Bonilla is a rather shy person who does not brag about his achievements and prizes, but an internet search unveils his international recognitions as scholar, media innovator, experimental filmmaker, published author and countless international conferences and lecture invitations from around the world.

Bonilla has an extensive repertoire list with publications; including books, online learning tools material, text books, editorial medium presentation, media and computer text used until recently in Ecuador, among his publication you find journals and Film instructional methodology.

Hypermedia is one of his scholarly works, “Developing hypermedia is an absolute passion,” he said.

At age 49, Bonilla is married with a 5-year old daughter and happy with his professional and personal achievements. Five years ago, when his daughter born, he found happiness in life, he said.

According to Bonilla, he changed his career at request of his parents, who convinced him to study Business Administrator, “to manage his artistic career.” This dramatic change from poet to business impacted his passion for poetry and storyteller, he said.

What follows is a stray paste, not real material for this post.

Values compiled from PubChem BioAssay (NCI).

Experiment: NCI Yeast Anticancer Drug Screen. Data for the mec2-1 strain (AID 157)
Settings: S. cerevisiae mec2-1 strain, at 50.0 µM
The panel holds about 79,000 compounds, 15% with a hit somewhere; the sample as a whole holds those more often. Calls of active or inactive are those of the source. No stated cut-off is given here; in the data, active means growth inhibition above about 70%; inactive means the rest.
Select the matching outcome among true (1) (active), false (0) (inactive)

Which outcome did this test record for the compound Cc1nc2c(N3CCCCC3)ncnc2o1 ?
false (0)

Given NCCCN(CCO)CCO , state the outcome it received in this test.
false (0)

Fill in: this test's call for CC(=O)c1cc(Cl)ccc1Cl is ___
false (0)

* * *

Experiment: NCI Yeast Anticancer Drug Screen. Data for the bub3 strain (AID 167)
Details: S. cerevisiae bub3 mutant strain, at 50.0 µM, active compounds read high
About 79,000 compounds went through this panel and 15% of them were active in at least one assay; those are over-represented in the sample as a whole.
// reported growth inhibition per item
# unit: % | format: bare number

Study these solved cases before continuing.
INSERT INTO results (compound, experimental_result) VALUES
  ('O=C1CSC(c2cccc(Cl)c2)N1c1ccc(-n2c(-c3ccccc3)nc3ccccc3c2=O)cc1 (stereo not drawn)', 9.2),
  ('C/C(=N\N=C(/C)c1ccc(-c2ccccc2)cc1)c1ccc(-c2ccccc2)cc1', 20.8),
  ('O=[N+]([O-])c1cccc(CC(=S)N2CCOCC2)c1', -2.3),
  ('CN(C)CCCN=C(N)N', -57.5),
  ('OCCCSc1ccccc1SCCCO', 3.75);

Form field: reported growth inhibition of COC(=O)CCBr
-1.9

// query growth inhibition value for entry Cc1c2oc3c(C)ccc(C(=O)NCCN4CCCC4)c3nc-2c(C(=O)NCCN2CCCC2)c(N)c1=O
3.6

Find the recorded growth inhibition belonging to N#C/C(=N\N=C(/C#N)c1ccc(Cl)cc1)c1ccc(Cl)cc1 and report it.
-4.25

Recently Bonilla’s prototype film “Accidental Occurrence,” was selected as a premier experimental film preview at 12 international festivals, winning “Best Experimental Short Film,” Latin Prizes Festival, at Spain, 2017.

Sac State still haven’t congratulated its brilliant professor, according to Sac State Communication Department Chair Gerry Smith, said “I guess is up to me the chair of the department to communicate to Public Affairs.”

“The department is aware of his accolades and prize and of his success,” Smith said the university is lucky to have him.

Other than receiving a congratulatory email from Sheree Meyer, dean of undergraduate studies, Bonilla has not gotten any recognition from the administration. Although Smith recognizes Bonilla “As a brilliant academic and artist that creates innovative work, which is impressive by any standards,” she did not inform the university public affairs.

There are only two persons working in this type of projects, like the The new Prestidigitador. Native strategies for the creation of hypermedia, and Accidental Occurrence are an innovation in the art of digital manipulation of audio-visual, “Me here at Sac and a professor at MIT,” he said.